Can My Dog Eat Turkey?
Let’s face it: Our dogs are extended members of the family. So, each Thanksgiving, you might find yourself wondering if you can set an extra plate of turkey meat for your furry family member to enjoy. Although you should avoid feeding your dog certain foods like: onions, mashed potatoes, gravy, or stuffing, there are some traditional foods that dogs can enjoy this holiday season.
First, always be sure to read nutrition labels before feeding any human foods to your dog. Be on the lookout for ingredients that may be toxic to dogs, additives, and anything your pup may be allergic to (you'd hate to rush to the vet during the holidays because of an allergic reaction!) It is always a good idea to check your dog insurance coverage for accidental toxin ingestion.
Remember that feeding your dog human food should be considered a treat, not a regular part of your dog's diet.
Is Turkey Bad For Dogs?
There’s plenty your dog can enjoy at Thanksgiving dinner. For starters, pile on the vegetables, especially carrots and green beans. However, when it comes to the main event — the turkey — there are a few things you should know.
The good news is that plain, cooked turkey meat is safe for dogs to eat. In fact, you've likely fed turkey to them in a treat or in dog food once before. Many commercial dog foods use plain turkey as a healthy source of protein in their dog food formulas.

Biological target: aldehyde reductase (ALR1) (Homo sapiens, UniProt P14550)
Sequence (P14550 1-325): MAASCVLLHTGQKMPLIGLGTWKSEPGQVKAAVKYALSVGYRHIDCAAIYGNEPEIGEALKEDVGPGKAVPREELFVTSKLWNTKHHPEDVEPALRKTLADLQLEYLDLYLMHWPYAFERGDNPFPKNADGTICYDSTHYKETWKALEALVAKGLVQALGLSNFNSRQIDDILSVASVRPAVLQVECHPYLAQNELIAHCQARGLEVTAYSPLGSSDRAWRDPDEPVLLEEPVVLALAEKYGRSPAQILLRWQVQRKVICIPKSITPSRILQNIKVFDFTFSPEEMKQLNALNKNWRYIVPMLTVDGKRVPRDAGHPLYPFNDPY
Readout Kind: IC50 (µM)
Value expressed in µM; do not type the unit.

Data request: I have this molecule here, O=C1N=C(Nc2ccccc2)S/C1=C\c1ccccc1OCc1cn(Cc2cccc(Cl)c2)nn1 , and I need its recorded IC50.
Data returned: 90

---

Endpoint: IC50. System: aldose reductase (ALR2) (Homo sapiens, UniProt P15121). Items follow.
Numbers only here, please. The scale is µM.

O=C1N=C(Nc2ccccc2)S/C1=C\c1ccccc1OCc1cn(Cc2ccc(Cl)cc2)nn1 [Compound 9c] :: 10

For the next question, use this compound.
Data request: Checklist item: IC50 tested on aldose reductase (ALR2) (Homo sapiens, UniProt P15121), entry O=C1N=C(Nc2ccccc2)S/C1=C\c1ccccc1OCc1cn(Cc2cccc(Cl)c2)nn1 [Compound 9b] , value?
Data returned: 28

If you want to give your dog something to be grateful for, hold the skin, seasoning, and cooked turkey bones. While we humans can indulge in enjoying turkey with the skin on, the animal fat found in turkey skin can lead to obesity and pancreatitis in your pup.
As for bones, your dog can safely consume them when raw, but remove any cooked bones from the turkey. Be sure to check for small bones — they can be sneaky.
What Can Dogs Not Eat?
There are a few foods you should leave to the human relatives. According to Healthline, you should not feed your dog anything candied or containing chocolate, grapes, garlic, raisins, onion, raw yeast, macadamia nuts, lemons, or limes.
Double or triple-check any desserts your guests may bring (and your pup may try to sneak into). The theobromine and caffeine found in chocolate can wreak havoc in your dog's digestive system, and the added sugar or sugar substitutes can also do some damage. Be sure to keep these foods far away from your fur baby's reach!
What’s Thanksgiving without a little apple pie, though? Yes, on the apples, but hold the pie, ice cream, whipped cream, and any extra sweeteners—you really should only feed your dog raw or frozen fruits. If you want to keep things exciting, try a fruit salad medley: berries, bananas, and pineapple are all doggy-proof. A handful of plain popcorn with no salt or butter is also acceptable.
Happy Thanksgiving to you, your family, and the furry friends in your life!